Principles and Origins of Socialist Democracy


  • Zdenko Čepič Inštitut za novejšo zgodovino, Kongresni trg 1, SI-1000 Ljubljana


Yugoslavia, politics, socialism, socialist democracy, (workers') self–management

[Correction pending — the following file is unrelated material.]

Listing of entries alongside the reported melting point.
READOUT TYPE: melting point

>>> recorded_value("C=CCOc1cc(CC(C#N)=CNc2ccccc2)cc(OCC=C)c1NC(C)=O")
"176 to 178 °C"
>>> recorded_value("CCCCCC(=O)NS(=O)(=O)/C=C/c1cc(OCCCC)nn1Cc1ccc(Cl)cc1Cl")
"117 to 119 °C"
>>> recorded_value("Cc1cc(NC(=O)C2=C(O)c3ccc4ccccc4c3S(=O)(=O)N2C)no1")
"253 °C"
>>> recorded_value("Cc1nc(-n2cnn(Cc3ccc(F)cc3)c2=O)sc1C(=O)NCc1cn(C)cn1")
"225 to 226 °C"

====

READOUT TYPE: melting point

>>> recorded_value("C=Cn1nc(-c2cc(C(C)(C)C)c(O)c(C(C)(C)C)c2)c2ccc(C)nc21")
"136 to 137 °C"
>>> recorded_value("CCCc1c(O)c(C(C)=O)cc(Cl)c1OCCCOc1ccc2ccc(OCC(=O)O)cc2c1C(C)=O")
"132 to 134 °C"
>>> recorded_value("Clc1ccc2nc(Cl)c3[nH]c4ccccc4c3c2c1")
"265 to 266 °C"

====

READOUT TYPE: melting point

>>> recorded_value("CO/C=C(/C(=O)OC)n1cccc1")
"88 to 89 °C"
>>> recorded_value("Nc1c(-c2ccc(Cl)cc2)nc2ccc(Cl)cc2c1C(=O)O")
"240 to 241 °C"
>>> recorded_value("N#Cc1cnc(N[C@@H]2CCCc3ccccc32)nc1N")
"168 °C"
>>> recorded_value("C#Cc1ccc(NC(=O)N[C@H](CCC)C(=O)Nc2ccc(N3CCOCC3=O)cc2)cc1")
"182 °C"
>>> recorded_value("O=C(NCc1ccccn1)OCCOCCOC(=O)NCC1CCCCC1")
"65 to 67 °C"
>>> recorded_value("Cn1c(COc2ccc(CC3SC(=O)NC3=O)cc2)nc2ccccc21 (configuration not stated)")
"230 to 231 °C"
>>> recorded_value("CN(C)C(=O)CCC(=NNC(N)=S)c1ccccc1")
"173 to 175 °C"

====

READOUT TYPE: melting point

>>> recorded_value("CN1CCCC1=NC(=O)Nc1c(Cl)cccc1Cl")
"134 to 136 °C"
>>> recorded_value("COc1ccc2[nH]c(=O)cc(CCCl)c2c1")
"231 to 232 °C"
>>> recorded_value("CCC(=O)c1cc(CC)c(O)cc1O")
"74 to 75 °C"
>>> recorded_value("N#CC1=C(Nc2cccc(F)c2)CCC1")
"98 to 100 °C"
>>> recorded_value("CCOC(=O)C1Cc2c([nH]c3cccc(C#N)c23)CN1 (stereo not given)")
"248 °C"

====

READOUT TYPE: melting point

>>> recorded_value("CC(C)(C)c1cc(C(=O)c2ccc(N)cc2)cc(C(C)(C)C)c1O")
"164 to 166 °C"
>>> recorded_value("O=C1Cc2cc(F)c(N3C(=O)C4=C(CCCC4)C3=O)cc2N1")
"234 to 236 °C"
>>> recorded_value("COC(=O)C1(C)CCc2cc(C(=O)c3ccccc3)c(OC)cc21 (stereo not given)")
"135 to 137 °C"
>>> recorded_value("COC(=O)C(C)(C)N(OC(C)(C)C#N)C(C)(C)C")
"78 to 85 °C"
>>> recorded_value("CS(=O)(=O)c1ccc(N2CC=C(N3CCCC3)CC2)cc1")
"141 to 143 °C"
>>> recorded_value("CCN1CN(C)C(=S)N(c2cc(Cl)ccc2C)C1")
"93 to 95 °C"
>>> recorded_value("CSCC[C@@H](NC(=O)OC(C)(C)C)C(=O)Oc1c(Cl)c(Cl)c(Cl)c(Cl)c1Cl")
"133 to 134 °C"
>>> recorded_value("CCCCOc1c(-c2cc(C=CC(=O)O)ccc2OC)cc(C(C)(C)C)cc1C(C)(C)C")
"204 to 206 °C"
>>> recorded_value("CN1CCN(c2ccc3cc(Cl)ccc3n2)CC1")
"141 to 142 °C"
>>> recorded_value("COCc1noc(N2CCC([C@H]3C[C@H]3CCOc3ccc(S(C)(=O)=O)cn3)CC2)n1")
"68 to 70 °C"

The author provides an analytical presentation of the beginnings of the political system referred to as socialist democracy, which existed in Yugoslavia after World War II and throughout most of its existence. He demonstrates the essential moves involved in introducing this political system, which was quite special in the world and only existed in Yugoslavia. The author explains what socialist democracy was (its principles), what foundations it was based on, as well as why, when and how it was introduced. The guidelines of socialist democracy were based on the Marxist thought about the withering (abolishment) of the state as the means of class–related violence. In the opinion of the leading Yugoslav politicians the state was becoming too strong due to its extensive and omnipotent state apparatus, which is what, according to them, happened in the Soviet Union. That is why they decided for a completely opposite outlook on the state and its role, in order to oppose Stalin also in the realm of theory. They saw economy as the first area where the state should be abolished. Thus, on the basis of Marx's deliberations about the »association of direct producers«, they decided to introduce the workers' self–management, a possibility for the employees to take part in the state–owned factories (co–operate in the management of the factory through their elected representatives). The politicians saw the strengthening of the local self–management as another area where the role and the power of the state could be diminished. On these bases the political system of the socialist democracy, in which the class principles were emphasised, was developed. The authority went to the working people.






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